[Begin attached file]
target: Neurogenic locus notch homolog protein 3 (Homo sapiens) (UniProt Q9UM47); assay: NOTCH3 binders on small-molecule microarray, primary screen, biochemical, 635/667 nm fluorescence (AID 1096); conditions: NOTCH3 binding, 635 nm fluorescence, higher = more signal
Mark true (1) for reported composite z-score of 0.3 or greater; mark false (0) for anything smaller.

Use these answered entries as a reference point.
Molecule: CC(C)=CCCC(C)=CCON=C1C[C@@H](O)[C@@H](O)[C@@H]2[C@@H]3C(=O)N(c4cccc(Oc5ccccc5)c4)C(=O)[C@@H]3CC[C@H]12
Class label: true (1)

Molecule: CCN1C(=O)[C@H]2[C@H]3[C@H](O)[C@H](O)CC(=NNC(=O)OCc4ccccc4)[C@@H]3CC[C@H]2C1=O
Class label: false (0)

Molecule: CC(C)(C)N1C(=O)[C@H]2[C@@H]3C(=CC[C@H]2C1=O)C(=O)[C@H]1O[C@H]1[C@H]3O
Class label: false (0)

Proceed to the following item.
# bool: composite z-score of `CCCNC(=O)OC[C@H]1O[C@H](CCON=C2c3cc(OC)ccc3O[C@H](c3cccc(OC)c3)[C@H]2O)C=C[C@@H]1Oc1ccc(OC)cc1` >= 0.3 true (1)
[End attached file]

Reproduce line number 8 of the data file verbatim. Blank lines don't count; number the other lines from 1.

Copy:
Molecule: CC(C)(C)N1C(=O)[C@H]2[C@@H]3C(=CC[C@H]2C1=O)C(=O)[C@H]1O[C@H]1[C@H]3O